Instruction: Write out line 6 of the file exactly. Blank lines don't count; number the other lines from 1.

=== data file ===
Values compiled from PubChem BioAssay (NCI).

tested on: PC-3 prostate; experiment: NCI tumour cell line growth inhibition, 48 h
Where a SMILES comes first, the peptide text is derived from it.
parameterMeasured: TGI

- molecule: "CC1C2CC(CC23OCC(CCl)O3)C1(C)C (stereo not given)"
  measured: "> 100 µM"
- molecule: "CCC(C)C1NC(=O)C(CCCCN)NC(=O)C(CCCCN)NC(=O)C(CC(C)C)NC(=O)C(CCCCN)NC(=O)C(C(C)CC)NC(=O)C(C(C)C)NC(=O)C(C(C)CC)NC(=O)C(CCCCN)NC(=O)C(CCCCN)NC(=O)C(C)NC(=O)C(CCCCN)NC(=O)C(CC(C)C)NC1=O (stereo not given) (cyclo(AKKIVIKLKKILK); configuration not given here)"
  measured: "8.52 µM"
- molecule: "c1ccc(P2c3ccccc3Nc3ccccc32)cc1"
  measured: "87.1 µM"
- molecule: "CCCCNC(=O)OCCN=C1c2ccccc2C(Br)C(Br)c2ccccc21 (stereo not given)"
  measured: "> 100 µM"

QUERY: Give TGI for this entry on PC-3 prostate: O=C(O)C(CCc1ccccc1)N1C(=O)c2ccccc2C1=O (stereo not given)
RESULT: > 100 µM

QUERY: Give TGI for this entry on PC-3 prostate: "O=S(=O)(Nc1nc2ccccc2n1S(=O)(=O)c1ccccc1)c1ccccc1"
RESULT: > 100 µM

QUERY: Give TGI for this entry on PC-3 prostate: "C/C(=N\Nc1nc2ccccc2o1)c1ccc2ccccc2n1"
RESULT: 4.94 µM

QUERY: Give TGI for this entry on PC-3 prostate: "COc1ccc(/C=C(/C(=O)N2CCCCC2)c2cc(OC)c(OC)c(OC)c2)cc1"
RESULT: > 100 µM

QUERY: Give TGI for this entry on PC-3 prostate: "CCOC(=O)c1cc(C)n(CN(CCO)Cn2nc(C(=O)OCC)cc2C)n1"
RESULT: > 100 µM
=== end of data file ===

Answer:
  measured: "> 100 µM"